BONUS QUESTION... CSNChicago.com: Carol, anything you want to promote (stories youre working on, upcoming appearancesTV specials, charities youre involved with, etc.)? Tell us... CSNChicago.com readers want to hear about it.

Marin: My producer, Don Moseley, and I are working hard on a whole raft of stories. They include the continued violence of Chicago's streets; the Chicago Outfit and their relationship to politics here; and this year's races for Governor and US Senate. This is the city that keeps on giving when it comes to powerful, important political stories. We are endlessly grateful to live here and to work here.

Marin LINKS:

Chicago Sun-TimesCarol Marins columns

Chicago Sun-TimesCarol Marins blog

NBC 5 ChicagoCarol Marin page

WTTW 11Chicago Tonight home page

Carol Marin on Facebook

Carol Marin on Twitter

Preview: Jose Quintana, White Sox look to win sixth straight game on CSN

Preview: Jose Quintana, White Sox look to win sixth straight game on CSN

The White Sox take on the Kansas City Royals on Monday, and you can catch all the action on CSN. Coverage begins at 7 p.m. Be sure to stick around after the final out to get analysis and player reaction on White Sox Postgame Live.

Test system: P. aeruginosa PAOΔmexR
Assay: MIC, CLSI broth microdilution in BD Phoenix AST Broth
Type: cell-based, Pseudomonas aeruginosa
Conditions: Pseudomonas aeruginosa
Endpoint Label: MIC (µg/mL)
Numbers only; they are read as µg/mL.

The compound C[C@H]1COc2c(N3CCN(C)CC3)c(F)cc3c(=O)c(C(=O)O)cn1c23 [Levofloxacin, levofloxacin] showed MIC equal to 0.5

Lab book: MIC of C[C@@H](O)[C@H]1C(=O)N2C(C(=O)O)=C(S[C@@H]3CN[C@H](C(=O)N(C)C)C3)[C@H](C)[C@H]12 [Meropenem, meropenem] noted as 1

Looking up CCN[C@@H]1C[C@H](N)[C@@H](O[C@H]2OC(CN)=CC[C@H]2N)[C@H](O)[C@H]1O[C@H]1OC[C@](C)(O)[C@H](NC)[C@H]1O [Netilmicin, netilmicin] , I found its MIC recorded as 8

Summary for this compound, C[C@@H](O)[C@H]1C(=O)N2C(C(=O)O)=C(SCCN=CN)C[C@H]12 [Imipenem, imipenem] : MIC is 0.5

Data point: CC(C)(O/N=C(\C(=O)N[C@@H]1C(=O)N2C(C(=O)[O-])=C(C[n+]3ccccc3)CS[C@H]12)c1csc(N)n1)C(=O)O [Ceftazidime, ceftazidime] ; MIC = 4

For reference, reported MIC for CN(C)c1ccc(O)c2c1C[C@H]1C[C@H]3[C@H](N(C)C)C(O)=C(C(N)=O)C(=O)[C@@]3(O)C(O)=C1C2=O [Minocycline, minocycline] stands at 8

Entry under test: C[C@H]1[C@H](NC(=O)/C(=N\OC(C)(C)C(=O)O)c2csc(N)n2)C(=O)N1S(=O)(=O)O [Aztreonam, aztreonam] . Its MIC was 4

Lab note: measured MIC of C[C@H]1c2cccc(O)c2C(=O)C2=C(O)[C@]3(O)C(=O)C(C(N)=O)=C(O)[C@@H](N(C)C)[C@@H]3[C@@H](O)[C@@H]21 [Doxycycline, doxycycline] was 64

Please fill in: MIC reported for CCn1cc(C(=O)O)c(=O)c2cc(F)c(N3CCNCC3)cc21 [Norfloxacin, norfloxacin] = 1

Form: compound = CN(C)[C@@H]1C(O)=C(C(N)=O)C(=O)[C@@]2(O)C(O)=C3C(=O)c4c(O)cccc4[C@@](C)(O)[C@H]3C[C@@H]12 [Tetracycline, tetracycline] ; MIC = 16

Today’s starting pitching matchup: Jose Quintana (13-11, 3.21 ERA) vs. Chris Archer (8-19, 4.02 ERA)

Click here for a game preview to make sure you’re ready for the action.

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— Latest on the White Sox: All of the most recent news and notes.

— See what fans are talking about before, during and after the game with White Sox Pulse.

Making adjustments nothing new for new Bulls star Dwyane Wade

Making adjustments nothing new for new Bulls star Dwyane Wade

Dwyane Wade has always had eclectic tastes in threads, but considering the career adjustments he’s had to make, the 34-year old might decide to be a tailor when he hangs up his Way of Wade kicks.

Going from point guard to shooting guard after his rookie year? No problem.